Myth Buster: Tuition and Student Debt

Over the past thirty years, tuition fees for university undergraduates in Canada have doubled, even after accounting for inflation. Other compulsory fees have also increased. College students are seeing a similar rise in tuition and fees. We need urgent action to address the high costs of post-secondary education. Don’t fall for these common excuses as to why the rising price tag of higher education doesn’t matter.

Myth: Total tuition doesn’t matter; what matters is net tuition – the cost to students after financial aid is taken into account.

Reality: Reducing the price tag of higher education through financial aid is usually a complicated, bureaucratic maze which can be difficult for students to navigate and which makes it easy to miss out on programs you actually qualify for. Estimates of “net tuition” also frequently include back-ended grants and tax credits, which don’t help students obtain the cash they need upfront to pay their tuition bills. In addition, tax credits are a highly regressive, inefficient way of paying for education. Most of the value goes to higher income earners, and students can end up carrying the credits forward for years before they have enough income to get anything back from the credit.

Myth: Continued growth in enrollment proves that the cost of post-secondary education doesn’t matter; students are willing to pay it anyways.

Reality: An estimated 70% of jobs today require post-secondary education of some type. People aren’t enrolling in post-secondary institutions because they don’t mind the price; they’re enrolling because they can’t afford to be without that necessary credential. Forcing people into a situation where they can’t afford the cost but can’t afford to miss out on higher education is driving Canadians further and further into debt.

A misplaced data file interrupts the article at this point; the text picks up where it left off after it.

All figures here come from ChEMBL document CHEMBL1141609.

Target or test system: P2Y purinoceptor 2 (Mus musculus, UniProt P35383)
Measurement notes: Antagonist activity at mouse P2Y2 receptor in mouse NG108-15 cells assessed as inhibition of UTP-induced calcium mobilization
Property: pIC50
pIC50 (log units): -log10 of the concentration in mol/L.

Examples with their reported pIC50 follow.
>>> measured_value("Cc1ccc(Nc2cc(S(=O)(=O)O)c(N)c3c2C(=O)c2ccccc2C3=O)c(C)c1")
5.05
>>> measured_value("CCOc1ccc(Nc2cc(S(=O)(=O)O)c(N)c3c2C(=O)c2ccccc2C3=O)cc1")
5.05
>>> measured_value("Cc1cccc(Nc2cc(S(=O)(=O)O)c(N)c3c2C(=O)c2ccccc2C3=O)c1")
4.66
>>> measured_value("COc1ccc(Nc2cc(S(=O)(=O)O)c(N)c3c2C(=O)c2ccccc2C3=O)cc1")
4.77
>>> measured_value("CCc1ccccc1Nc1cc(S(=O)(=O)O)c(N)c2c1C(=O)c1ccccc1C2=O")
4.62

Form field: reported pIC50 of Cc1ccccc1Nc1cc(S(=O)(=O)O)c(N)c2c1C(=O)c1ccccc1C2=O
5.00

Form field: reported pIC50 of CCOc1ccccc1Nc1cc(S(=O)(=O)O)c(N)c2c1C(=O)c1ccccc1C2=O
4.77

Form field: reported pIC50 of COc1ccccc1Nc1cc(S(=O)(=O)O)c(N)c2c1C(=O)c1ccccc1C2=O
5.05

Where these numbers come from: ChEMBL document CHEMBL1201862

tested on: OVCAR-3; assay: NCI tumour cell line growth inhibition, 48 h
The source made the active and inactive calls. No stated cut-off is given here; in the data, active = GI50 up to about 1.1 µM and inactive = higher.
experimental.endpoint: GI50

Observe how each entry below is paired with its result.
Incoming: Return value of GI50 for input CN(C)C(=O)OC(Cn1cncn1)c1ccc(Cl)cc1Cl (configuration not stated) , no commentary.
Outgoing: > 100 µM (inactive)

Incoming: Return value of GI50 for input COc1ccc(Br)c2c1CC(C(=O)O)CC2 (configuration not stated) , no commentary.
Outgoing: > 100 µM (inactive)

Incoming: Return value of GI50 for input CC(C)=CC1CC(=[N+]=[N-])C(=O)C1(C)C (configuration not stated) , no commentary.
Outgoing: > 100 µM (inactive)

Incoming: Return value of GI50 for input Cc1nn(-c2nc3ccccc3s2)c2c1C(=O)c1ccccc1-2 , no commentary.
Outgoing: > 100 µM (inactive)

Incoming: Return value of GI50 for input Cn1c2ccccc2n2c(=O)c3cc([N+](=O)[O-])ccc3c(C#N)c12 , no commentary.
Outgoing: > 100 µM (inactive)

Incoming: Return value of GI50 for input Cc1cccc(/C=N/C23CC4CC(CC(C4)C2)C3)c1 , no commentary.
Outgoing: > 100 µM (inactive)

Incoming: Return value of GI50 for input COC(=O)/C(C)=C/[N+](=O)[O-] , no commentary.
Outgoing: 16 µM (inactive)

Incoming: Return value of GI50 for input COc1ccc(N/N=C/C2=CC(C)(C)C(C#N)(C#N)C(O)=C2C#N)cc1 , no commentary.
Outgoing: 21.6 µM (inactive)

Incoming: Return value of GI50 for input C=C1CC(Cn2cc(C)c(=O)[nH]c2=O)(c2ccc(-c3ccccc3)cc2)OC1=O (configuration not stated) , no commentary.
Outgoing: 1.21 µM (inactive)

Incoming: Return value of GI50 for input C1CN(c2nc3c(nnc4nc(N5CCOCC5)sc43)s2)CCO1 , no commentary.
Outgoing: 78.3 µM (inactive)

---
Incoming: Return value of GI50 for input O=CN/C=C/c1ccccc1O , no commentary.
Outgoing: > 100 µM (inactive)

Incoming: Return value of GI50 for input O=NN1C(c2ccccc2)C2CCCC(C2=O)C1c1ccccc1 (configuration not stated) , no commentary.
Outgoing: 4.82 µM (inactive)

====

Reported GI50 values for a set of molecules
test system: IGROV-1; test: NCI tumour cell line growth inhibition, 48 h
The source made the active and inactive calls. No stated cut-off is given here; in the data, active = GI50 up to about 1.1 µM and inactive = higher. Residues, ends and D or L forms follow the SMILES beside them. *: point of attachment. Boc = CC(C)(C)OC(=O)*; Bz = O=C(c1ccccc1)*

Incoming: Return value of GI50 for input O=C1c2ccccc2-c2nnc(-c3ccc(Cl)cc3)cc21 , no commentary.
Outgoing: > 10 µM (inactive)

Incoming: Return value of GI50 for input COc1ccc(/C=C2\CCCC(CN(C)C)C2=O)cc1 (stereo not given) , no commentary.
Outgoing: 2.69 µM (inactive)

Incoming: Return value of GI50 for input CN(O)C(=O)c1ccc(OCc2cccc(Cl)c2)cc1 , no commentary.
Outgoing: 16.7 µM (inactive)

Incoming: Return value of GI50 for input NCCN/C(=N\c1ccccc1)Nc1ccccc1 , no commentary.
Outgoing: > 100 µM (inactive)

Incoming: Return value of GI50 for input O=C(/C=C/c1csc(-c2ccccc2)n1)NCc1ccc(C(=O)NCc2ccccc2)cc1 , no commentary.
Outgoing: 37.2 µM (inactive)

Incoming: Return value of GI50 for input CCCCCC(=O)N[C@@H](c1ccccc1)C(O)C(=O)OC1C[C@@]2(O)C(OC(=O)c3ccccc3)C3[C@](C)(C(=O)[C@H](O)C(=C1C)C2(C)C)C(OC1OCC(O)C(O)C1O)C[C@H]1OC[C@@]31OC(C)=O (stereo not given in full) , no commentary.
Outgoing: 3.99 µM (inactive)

Myth: It’s okay for students to accumulate debt because they’re going to make more money after they graduate.

Reality: It’s true that the average income of a post-secondary graduate is higher than the average income of a high school graduate, but these are averages. Averages mask the fact that there are winners and losers. Some graduates do very well, and others see very little financial return for their diploma or degree. Unfortunately, the proportion of people who are seeing little financial return is growing as precarious, poorly paid work increases as a proportion of our economy. This makes paying for post-secondary education a bit like buying a lottery ticket, hoping you’ll be one of the lucky ones to earn more. Instead, we should make post-secondary education free for everyone and require higher income graduates to pay for their education through their taxes.

Myth: Student debt is a small proportion of overall consumer debt in Canada, so it’s not something we should spend time worrying about.

Reality: Canadians are struggling to deal with student debt. More than one in ten Canada Student Loan holders default on their loans every year. Approximately one-third of all loan holders were participating in the Repayment Assistance Plan in 2013-14 – and that was before the government increased the threshold for participation to $25,000. Over the past five years, the federal government has spent more than a billion dollars writing off student debt that could not be collected. Student debt is preventing many young people from buying homes, starting families, opening small businesses, or saving for retirement. This in turn has an impact on well-being and economic growth.

This article can be found at: